17 Fresh breeze N. West with frequent fog showers during these 24 hours - Sea little rough - 1st asst went to Newport and working in garden - Keeper making out requisition for the annual supplies for station the next year.

18 Fresh to moderate breeze N.W. these 24 hours first part of 24 hours damp fog - Last part of 24 hours heigh dry fog - Sea smooth - General duties for the day - Keepers cleaning out chicken house and making out requisition for supplies.

19 Light to moderate breeze N.W. to S.E. and South these 24 hours first part of 24 hours cloudy but dry - Last part of 24 hours rain - Sea smooth - General duties for the day - Keeper & Mr. Smith went trout fishing - Had three visitors today.

20 Light S.E. to variable winds these 24 hours first part of 24 hours cloudy but dry - Last part of 24 hours fair weather - Sea quite smooth - General duties for day - Keeper went to Newport.

21 Light variable winds cloudy but dry first part of 24 hours Last part of 24 hours moderate and fresh breeze to a gale S.E. to South cloudy and little damp. Sea smooth - General duties for the day - Steamer Chance sailed today - Mr. Smith went to Newport on important business left station at 8 A.M.

22 Gale to strong & fresh breeze south with hard rain during 24 hours. Sea little rough. General duties for the day. The barometer going up a little. Mr. Smith returned to the station at 4 P.M.

23 Moderate breeze S. to S. East and S. West these 24 hours with some showery weather. General duties for the day. Sea very rough. Steamer Willamette Valley arrived but to rough to cross bar.

24 Light wind to moderate & fresh breeze S. to S. East and S. West with rain and hail squalls during 24 hours. Sea rough. General duties for the day. The bar to rough for steamer to cross Today. Mr. I. L. Smith went to Newport to get some supplies. Left the station at 8 A.M.

Last edit about 1 year ago by Jayk
9

9

Journal of Light-house Station at Cape Foulweather Oregon

April 1891

25 Light S.E. and East wind to South. Fresh breeze and gale these 24 hours with rain during 24 hours - Sea quite smooth - General duties for the day - Steamer Willamette Valley crossed bar today - Keeper went up north beach - 1st asst went to Newport - Mr. Smith arrived at the cape at 11:30 AM

26 Strong breeze S. to light S.East wind and damp first part of 24 hours - Last part of 24 hours moderate & fresh breeze to a gale south with rain - Sea quite rough - General duties for the day - Keeper went to Newport after some supplies - Left the station at 8 A.M.

27 Strong breeze to light South wind with hard rain during the 24 hours - Sea very rough. General duties for the day - Keeper returned to the station at 5:00 P.M.

28 Light to moderate breeze S.E. to S. and S. West these 24 hours first part of 24 hours little damp. Last part of 24 hours fair weather - Sea moderately smooth - General duties for day - 1st asst went to Newport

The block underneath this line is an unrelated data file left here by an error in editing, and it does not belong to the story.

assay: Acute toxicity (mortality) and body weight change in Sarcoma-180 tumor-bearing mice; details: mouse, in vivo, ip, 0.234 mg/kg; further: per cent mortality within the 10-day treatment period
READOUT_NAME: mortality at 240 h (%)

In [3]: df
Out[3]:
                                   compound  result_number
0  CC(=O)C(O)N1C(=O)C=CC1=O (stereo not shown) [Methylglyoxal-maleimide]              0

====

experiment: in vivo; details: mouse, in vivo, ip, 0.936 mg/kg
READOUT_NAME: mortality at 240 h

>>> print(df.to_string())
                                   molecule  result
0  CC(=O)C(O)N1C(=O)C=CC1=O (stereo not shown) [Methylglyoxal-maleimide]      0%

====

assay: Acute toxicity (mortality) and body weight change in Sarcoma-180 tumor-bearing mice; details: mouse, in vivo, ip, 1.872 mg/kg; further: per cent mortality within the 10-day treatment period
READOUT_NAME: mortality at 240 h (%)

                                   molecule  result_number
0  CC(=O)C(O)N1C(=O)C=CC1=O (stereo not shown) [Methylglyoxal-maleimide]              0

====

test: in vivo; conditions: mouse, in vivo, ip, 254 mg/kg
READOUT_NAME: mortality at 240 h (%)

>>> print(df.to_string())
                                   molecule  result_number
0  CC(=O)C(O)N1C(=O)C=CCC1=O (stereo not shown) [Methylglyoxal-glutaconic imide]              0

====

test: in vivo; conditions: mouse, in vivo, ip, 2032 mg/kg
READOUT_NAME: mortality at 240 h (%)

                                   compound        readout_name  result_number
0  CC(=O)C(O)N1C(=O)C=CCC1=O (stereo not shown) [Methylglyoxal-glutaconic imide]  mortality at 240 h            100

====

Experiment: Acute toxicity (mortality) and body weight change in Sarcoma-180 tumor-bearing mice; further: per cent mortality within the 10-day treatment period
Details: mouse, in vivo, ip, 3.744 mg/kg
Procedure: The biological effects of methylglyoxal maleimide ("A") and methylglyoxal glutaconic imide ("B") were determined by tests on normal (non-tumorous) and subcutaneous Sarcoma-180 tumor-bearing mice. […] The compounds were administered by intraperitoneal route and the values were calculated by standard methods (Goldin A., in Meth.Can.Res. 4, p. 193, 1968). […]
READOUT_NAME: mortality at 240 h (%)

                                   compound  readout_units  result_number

29 Light S. East wind first part of 24 hours - Last part of 24 hours light to moderate breeze N.W. little cloudy first part of 24 hours - fair weather last part Sea smooth - Keeper went fishing and working in the garden - 1st asst & Mr. Smith also working in garden. - Str Willamette Valley sailed today.

30 Moderate and light N.W. wind these 24 hours clear fine weather - Sea very smooth. General duties for the day - Keeper and Mr. Smith went trout fishing today.

May

1 Moderate and light N.W. winds first part of 24 hours with clear fair weather. Last part of 24 hours moderate and fresh breeze N.W. little foggy - Sea very smooth - General duties for the day - Keeper went to Newport.

2 Fresh and moderate breeze to light N.W. wind and thick damp fog first part of 24 hours - Last part of 24 hours light N.W. to South wind fair weather and heigh dry fog - General duties for day - Sea smooth - 1st asst went to Newport.

3 Fresh and moderate breeze South damp first part of 24 hours - Last part of 24 hours fresh breeze South. Damp. Sea smooth - General duties for the day - Keeper and Mr. Isaac L. Smith went 10 miles up the coast.

4 Fresh breeze to moderate wind during these 24 hours with hard rain most of the time - Sea smooth. General duties for the day. Keeper and Mr. I.L. Smith returned to the station at 11:30 A.M.

5 Light S.E. wind and rain first part of 24 hours - Last part of 24 hours light variable winds damp - Sea smooth - General duties for the day. Had three visitors today - 1st asst went to Newport. Steamer arrived today.

6 Light to moderate breeze S.W. to South rain first part of 24 hours - Last part of 24 hours light South to N.W. wind showery - Sea smooth - General duties for the day - Keeper and Mr. Smith sawing wood on the beach.

7 Moderate breeze N.W. these 24 hours little damp but mostly fair weather - Steamer Willamette Valley sailed today - Sea smooth - Two visitors today - Keeper & Mr. Smith sawing wood on beach - Keepers painting on picket fence today.

8 Moderate breeze to light wind and fresh breeze N.W. these 24 hours clear fair weather - Sea smooth. Keeper went to Newport on business - 1st asst and Mr. I.L. Smith painting the picket fence.

9 Fresh breeze to light and fresh breeze - There 24 hours clear fine weather during 24 hours - Sea smooth. Keepers painting on picket fence and completed it today - The barometer is going down a little.

Last edit over 1 year ago by gkazebier
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10

Journal of Light-house Station at Cape Foulweather Oregon

May1891

10 Light to moderate and fresh breeze N.W. these 24 hours. Thick fog most of 24 hours - Sea very smooth - Keeper and Mr. I.L. Smith went clamming. General duties for the day - 1st asst went to Newport.